Reports this week have claimed how there’s already doubt about Javi Gracia’s fit at Leeds United, despite the Spaniard being just three games into his tenure at the club.
Leeds have lost two of Gracia’s first three games across all competitions, scoring one goal and conceding three times.
iNews detail those doubts, writing: “Many are dubious about whether Javi Gracia, appointed at the end of a tortuous search in which Leeds were turned down by all of their preferred candidates, is the man to draw the best out of a squad assembled to play high-octane, front foot, pressing football.”
Is Gracia already at risk at Leeds?
Whilst the board at Leeds are not directly named in this report, if it’s accurate, it obviously indicates that Leeds aren’t convinced about Gracia’s long-term future – a “flexible” contract doesn’t exactly scream commitment.
Our writers Kris (FA5) and Alfie (N12) discuss Gracia and those claims here:
It is far too early to be having doubts about Gracia’s credentials, given that he’s been in this exact position with Watford and steered them well clear with attractive football.
He’s had one full uninterrupted week of training ahead of the game against Brighton, and we should start to see his imprint far more clearly from here on.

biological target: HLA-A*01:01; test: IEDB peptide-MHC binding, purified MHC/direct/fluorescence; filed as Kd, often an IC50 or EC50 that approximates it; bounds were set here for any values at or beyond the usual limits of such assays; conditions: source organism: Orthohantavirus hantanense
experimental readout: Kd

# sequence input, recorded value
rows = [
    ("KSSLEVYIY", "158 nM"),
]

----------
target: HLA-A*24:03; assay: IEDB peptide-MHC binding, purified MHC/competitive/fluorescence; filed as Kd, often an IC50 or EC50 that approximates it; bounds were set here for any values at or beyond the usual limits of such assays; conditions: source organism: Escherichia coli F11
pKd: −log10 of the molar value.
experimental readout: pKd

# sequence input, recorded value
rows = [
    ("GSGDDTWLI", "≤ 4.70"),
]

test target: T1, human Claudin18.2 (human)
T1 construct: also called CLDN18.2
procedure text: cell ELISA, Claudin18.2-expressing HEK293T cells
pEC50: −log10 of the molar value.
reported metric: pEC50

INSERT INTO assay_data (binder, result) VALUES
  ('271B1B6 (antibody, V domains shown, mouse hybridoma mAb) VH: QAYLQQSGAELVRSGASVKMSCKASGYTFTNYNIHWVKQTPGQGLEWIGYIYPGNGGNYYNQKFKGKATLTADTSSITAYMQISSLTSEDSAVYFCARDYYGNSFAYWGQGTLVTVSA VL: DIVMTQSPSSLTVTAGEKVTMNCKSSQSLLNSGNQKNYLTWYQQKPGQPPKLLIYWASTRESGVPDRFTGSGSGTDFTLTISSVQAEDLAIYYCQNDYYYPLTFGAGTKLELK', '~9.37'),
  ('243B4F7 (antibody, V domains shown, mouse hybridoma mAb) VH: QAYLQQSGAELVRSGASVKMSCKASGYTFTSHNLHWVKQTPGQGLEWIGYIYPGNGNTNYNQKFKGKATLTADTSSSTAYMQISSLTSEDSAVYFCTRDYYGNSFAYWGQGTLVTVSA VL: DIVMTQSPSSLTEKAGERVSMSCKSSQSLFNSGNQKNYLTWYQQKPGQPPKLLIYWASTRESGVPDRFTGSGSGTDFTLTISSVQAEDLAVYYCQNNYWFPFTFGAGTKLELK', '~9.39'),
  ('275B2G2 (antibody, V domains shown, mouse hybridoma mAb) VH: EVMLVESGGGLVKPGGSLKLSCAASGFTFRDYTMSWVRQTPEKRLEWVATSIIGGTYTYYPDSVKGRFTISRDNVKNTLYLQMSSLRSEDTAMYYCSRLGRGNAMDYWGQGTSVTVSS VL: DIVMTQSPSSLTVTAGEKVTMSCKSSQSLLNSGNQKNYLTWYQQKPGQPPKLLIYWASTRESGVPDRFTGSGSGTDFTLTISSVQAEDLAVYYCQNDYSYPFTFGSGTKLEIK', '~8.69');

Despite this, we’ve already seen positive changes, especially in defence where we’ve conceded very few actual chances in three games against Southampton, Fulham, and Chelsea.
Gracia might not be the man for Leeds beyond this summer, but so far, signs are encouraging from him organising a side capable of escaping relegation, and he’s brought far more calm to the side too.
Quiz: How well do you know Leeds United head coach Javi Gracia? Find out here…
The squad has been built to play “play high-octane, front foot, pressing football” but the club’s ambition is very short-term in that they focus entirely on just staying in the Premier League.
Gracia has come in and decided that the best approach to get Leeds safe and out of trouble is to be defensive and more compact than other managers have made them.
That’s absolutely fine and it’s not rocket science that part of Leeds’ downfall over the last 18 months has been how wide open both Marcelo Bielsa and Jesse Marsch has left them.
Leeds, if they are having these doubts, are just contradicting themselves. They wanted a change from Marsch (and Bielsa for that matter) but have doubts over the change they are making because the football doesn’t suit the squad. It’s just nonsense, the players will adapt.
Let’s see where Gracia can take the club between now and the end of the season. It might not be enough to stay in the division and, at that point, doubts will be fine. Three games in, though, just doesn’t make sense.